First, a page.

In 1927 Na Hyeseok and her husband went on a three-year tour of Europe sponsored by the Japanese government, making her the first Korean woman to travel to Europe and America. While traveling around Europe, Na created paintings from her observances of European culture by carefully examining customs, arts, and family life, as well as exploring how women portrayed themselves.[15] Following her return from abroad, Na continued to curate her art, holding an exhibition in her home town of Suwon in which she displayed both the art that completed in Europe as well as prints she had acquired throughout her travels.

Na studied painting in France while Kim had become a Japanese diplomat.[11] While in Paris, with her husband away, she is said to have engaged in an affair with Cheondo-gyo leader Choi Rin, which became fodder for gossip columnists. Na Hyeseok's husband divorced her on grounds of infidelity in 1931.[4][10] It is not known whether she truly was unfaithful; her diary shows that up to her late 30s she tried hard to remain loyal to traditional Korean marital and maternal roles in spite of the many humiliations and frustrations of her unhappy marriage. In any case, she came to be thought of and stigmatized as a woman who used her artistic pretensions as an excuse for sexual abandon. In 1931 Na sued Choi in a French court for "defamation of a woman's reputation" after he published a salacious article recounting their affair.[16]

Despite the divorce and disgraceful reputation, Na Hyeseok continued painting and won a special prize at the 10th Joseon Art Exhibition in 1931. She also published a piece called A Divorce Testimony in the magazine Samcheolli in 1934, raising issues with gender inequality endorsed by Korean morality and tradition. She challenged the patriarchal social system and male-oriented mentality of Korean society at the time. In A Divorce Testimony, Na criticized the repression of female sexuality; stated that her ex-husband had been unable to satisfy her sexually and refused to discuss the issue; and finally she advocated "test marriages" where a couple would live together before marrying to avoid a repeat of her unhappy marriage.[17] It wasA Divorce Testimony that ultimately ruined Na's career, as her views were regarded as scandalous and shocking, since traditional Korean Confucian culture considered premarital sex to be taboo and women were not to speak frankly of their sexuality.[16] Unable to sell her paintings, essays, or stories, Na Hyeseok was reduced to destitution and spent her last years living on the charity of Buddhist monasteries.[16] One consequence of this neglect has been that it is difficult today to verify what paintings are hers — although Na Hyeseok is now regarded as one of Korea's greatest painters, with her works selling for millions of won — and a number of fakes have appeared on the market.[16]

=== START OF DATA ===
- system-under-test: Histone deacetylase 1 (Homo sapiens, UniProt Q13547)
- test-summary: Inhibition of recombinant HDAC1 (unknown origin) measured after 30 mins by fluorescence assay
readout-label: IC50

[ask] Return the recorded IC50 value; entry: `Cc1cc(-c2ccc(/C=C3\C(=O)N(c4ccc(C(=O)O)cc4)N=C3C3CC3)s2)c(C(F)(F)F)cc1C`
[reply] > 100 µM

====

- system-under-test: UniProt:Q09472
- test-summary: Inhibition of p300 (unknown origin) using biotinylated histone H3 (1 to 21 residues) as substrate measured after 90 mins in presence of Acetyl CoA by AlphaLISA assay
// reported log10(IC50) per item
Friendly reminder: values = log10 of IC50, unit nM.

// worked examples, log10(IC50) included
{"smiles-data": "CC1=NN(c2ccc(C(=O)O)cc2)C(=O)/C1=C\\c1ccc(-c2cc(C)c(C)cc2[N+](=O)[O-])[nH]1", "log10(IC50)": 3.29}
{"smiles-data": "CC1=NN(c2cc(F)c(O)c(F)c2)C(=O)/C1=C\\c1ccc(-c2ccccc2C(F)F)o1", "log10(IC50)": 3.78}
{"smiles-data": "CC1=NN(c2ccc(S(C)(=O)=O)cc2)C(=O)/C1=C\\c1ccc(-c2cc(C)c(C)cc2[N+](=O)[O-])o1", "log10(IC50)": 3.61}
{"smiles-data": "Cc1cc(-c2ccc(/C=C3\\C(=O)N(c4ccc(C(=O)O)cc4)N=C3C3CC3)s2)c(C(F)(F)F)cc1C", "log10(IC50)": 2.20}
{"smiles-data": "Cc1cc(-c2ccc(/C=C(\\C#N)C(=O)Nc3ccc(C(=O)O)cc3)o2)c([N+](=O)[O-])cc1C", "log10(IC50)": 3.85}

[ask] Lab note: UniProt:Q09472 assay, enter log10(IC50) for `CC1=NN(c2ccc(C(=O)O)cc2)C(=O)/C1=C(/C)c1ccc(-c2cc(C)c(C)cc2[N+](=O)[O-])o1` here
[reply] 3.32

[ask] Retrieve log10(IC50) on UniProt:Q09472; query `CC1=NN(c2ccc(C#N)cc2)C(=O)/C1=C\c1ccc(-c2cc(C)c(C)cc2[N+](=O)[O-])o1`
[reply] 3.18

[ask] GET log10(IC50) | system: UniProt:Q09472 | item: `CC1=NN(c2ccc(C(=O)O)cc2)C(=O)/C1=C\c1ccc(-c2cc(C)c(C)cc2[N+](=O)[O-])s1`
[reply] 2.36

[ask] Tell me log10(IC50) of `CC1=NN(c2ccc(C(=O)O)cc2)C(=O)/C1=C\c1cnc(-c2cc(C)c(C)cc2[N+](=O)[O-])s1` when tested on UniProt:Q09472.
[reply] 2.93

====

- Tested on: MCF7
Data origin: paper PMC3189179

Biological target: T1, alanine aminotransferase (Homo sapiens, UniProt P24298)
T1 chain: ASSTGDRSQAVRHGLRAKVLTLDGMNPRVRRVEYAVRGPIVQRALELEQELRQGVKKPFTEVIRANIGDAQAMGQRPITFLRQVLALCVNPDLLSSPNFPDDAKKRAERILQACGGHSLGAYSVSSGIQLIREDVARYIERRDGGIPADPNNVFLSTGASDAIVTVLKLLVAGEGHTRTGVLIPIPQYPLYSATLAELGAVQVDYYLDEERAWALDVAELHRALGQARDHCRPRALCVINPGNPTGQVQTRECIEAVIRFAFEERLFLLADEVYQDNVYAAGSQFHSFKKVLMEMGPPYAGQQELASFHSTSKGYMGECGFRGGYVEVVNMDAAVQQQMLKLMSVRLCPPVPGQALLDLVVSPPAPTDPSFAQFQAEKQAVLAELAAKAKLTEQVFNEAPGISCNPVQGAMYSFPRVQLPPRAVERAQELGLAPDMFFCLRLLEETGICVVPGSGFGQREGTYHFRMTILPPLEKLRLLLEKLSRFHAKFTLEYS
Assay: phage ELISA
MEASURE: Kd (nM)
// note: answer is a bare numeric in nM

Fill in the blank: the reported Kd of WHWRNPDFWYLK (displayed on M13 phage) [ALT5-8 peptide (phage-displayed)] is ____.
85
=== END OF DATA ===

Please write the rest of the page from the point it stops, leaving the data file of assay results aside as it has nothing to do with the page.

She died on December 10, 1948 at a charity hospital. Having had no one to care for her in the later days, the location of her grave is still unknown.[18] Her fate was often used to scold young Korean women who had literary or artistic ambitions; "Do you want to become another Na Hye-sok?" was a frequent reprimand to daughters and younger sisters.[4][19] However, she has recently been acknowledged in Korea for her artistic and literary accomplishments. For example, Seoul Arts Center opened a retrospective exhibition of her works in 2000.[4]

Family[edit]

  • Father - Na Gi-jeong (나기정, 羅基貞) (1863 - 10 December 1915)[20]
    • Grandfather - Na Yeong-wan (나영완, 羅永完) (1825 - 1890)
    • Uncle - Na Gi-won (나기원, 羅基元)
      • Aunt - Lady Song of the Cheolwon Song clan (철원 송씨) (1848 - 1929)
        • Cousin - Na Jong-seok (나중석, 羅重錫) (1878 - 1970)
          • Cousin-in-law - Lady Ji of the Chungju Ji clan (충주 지씨)
            • First cousin - Na Se-gyun (나세균, 羅世均)
            • First cousin - Na Jae-gyun (나재균)
    • Uncle - Na Gi-hyeong (나기형, 羅基亨)
  • Mother - Choi Si-ui (최시의, 崔是議), Lady Choi of the Suwon Choi clan (? - 3 November 1919)
  • Siblings
    • Older half-sister - Na Gye-seok (나계석, 羅稽錫), Lady Na of the Naju Na clan[21]
      • Half brother-in-law - Choi Gi-hwan (최기환)
    • Unnamed older sister; died prematurely
    • Older brother - Na Hong-seok (나홍석, 羅弘錫)
      • Nephew - Na Sa-gyun (나사균, 羅姒均) (1914)
        • Niece-in-law - Yi Hui-jae (이희재)
          • Grandniece - Na Moon-hui (나문희, 羅文姬) (30 November 1941)
          • Grandniece - Na Ok-hui (나옥희)
          • Grandniece - Na Se-sun (나세순)
            • Grandnephew-in-law - Jeong Seung-ho (정승호) (27 December 1956)
              • Great-Grandnephew - Jeong Won-yeong (정원영) (25 January 1985)